Animal Cruelty Offences, Defences and Penalties in New South Wales

Poppy Morandin.

 

Two teens have been charged over the deaths of 14 kangaroos on New South Wales’ South Coast.

Animal welfare volunteers from the organisation ‘WIRES’ were left devastated after discovering the 14 animals that were allegedly beaten to death.

A sole joey survived and is currently recovering with the help of volunteers.

Two teenaged boys have subsequently been charged after allegedly deliberately killing the kangaroos which were found across two separate beach locations near Batemans Bay last weekend.

Police report that they were called in the morning to Long Beach near Batemans Bay, after receiving reports that several kangaroos had been killed.

WIRES volunteers were called to help the officers locate the animals.

They discovered five adult kangaroos and one joey dead on Blairs Road and Sandy Place, and a further seven kangaroos and one joey dead in the nearby Maloney’s Beach area.

One surviving, but injured, female joey was found on Maloney’s Beach.

She has been doing “surprisingly well” under the care of WIRES volunteers after being “pretty much lifeless” on arrival, as reported by Janelle Renes, chair of the Mid-South Coast Branch of WIRES.

The volunteers have named the joey ‘Hope’, and she is now staying with another young joey named Hopper, who is also in the volunteer’s care.

Following investigations and a public appeal for information, officers arrested two 17-year-old boys at the Batemans Bay Police Station.

The pair were charged with recklessly beating and killing an animal and are due to appear at a children’s court on Friday 22 November 2021.

Animal Cruelty Offences, Defences and Penalties in New South Wales

Pursuant to section 5 of Prevention of Cruelty to Animals Act 1979 (NSW), a person shall not commit an act of cruelty upon an animal.

Animals are defined by section 4(1) of the Act as a member of a vertebrate species, including any:

  • amphibian,
  • bird,
  • fish,
  • mammal (other than a human being),
  • reptile, or
  • a crustacean, but only when at a building or place (such as a restaurant) where food is prepared or offered for consumption by retail sale in the building or place.

Cruelty is defined by section 4(2) of the Act as where an animal is unreasonably, unnecessarily, or unjustifiably:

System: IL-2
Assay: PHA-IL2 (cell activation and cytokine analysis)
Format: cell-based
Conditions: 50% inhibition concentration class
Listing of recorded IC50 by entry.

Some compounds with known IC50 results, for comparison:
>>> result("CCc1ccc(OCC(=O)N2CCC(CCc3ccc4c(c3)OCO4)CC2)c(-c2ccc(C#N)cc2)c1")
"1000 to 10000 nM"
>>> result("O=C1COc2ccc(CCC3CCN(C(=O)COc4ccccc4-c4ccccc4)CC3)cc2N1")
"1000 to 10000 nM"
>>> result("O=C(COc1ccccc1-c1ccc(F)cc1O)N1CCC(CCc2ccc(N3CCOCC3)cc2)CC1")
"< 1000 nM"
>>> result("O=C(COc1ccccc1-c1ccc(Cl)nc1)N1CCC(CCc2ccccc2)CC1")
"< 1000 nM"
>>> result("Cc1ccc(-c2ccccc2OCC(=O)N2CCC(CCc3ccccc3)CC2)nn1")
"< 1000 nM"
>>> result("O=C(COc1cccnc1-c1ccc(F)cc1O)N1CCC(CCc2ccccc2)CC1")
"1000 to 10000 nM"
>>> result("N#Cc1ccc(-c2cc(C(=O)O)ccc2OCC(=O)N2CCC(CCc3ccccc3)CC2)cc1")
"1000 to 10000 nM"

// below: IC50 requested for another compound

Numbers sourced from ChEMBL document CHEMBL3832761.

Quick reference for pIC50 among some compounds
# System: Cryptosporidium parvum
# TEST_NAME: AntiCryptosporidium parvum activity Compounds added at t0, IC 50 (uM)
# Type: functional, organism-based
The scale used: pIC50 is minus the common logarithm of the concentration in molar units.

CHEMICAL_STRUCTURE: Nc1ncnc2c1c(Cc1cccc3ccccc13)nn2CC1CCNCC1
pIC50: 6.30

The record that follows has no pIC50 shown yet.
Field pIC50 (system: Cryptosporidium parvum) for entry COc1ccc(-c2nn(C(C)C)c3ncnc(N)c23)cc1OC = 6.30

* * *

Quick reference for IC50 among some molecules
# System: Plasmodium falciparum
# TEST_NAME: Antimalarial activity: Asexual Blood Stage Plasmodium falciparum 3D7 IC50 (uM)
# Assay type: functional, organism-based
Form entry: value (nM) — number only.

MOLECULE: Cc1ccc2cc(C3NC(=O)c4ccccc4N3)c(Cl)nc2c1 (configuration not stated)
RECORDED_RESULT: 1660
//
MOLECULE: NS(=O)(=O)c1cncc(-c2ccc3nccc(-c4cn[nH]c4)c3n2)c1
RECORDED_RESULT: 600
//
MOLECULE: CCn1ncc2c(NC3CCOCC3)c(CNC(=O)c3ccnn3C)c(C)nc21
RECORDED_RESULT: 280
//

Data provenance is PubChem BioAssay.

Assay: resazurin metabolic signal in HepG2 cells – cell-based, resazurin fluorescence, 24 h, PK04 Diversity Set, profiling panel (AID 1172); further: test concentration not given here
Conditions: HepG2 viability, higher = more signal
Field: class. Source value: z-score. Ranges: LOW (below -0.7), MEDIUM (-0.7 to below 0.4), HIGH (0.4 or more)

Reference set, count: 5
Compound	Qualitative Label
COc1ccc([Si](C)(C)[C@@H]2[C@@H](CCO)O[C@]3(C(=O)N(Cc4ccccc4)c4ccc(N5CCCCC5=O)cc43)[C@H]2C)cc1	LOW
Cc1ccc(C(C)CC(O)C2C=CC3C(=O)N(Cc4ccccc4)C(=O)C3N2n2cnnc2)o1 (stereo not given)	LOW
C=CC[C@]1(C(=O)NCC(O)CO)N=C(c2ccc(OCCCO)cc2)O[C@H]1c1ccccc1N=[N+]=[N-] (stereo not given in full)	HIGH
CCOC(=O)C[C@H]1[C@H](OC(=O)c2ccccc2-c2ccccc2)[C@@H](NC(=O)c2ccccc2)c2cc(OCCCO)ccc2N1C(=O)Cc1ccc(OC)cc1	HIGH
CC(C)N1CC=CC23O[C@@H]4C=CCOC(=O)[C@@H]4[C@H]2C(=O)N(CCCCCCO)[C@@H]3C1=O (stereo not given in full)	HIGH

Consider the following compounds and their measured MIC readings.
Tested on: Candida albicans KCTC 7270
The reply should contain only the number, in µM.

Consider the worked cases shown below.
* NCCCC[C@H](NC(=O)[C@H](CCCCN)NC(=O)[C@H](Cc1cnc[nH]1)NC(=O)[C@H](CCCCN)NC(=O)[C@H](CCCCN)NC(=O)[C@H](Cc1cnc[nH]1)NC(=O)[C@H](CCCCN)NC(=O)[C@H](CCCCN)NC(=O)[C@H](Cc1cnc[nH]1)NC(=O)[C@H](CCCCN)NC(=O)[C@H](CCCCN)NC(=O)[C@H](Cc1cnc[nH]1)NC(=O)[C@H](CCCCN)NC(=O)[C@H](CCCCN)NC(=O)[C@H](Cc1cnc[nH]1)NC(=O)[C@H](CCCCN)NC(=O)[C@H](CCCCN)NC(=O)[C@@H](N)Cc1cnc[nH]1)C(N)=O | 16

• beaten, kicked, killed, wounded, pinioned, mutilated, maimed, abused, tormented, tortured, terrified, or infuriated,
  • over-loaded, over-worked, over-driven, over-ridden or over-used,
  • exposed to excessive heat or excessive cold, or
  • inflicted with pain.

The applicable maximum penalty is an $27,500 fine in the case of a corporation and a $5,500 fine and/or 6 months in jail for individuals.

It is not a defence that the person in charge of the animal allowed the act, as they are unable to authorise the commission of an act of cruelty.

The Act prescribes that a person in charge of an animal shall not fail at any time to exercise reasonable care, control, or supervision of an animal to prevent the commission of an act of cruelty upon the animal.

It states that where pain is inflicted upon the animal, those in charge must take such reasonable steps as are necessary to alleviate the pain and to provide it with veterinary treatment where necessary.

Pursuant to section 6 of Prevention of Cruelty to Animals Act 1979 (NSW), it is an offence to commit an act of aggravated cruelty upon an animal.

Aggravated cruelty involves where cruelty upon an animal results in the death, deformity or serious disablement of the animal, or the animal being so severely injured, so diseased or in such a physical condition that it is cruel to keep it alive.

The applicable maximum penalty is a $110,000 fine in the case of a corporation and a $22,000 fine and/or 2 years imprisonment for individuals.

Defences to being charged with an offence of animal cruelty include those outlined in section 24 of the Act.

These include situations in which a stock animal is ear tagged, a pig is castrated, a goat is dehorned, or where an animal is being prepared for ‘destruction’ for the purpose of producing food for human consumption, in a manner that inflicts no unnecessary pain upon the animal.

Animal cruelty is also criminalised under the Crimes Act 1900 (NSW).

Section 530 states that a person is guilty of an offence if they, with the intention of inflicting severe pain, torture, beat or commit any other serious act of cruelty on an animal.

This action must result in the death, serious injury of the animal or have caused prolonged suffering to the animal, to make the offence.

A maximum penalty of 5 years imprisonment is applicable.

However, if it is found that a person was reckless as to whether severe pain is inflicted, in the above scenario, a maximum penalty of 3 years imprisonment is applicable.

Questions? Get in touch with our Criminal lawyers in Sydney today.

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